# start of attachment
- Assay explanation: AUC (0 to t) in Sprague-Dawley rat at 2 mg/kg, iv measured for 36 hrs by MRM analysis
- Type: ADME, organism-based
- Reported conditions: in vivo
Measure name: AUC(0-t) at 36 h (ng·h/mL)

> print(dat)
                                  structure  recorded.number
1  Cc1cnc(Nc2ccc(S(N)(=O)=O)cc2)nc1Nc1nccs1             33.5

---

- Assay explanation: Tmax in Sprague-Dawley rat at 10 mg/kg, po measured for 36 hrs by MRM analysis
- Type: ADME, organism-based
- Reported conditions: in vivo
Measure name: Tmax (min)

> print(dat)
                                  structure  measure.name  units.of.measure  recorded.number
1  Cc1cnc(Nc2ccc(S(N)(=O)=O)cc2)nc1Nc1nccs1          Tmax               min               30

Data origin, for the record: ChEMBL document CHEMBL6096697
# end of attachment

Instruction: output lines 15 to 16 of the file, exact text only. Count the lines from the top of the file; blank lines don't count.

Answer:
1  Cc1cnc(Nc2ccc(S(N)(=O)=O)cc2)nc1Nc1nccs1          Tmax               min               30

Data origin, for the record: ChEMBL document CHEMBL6096697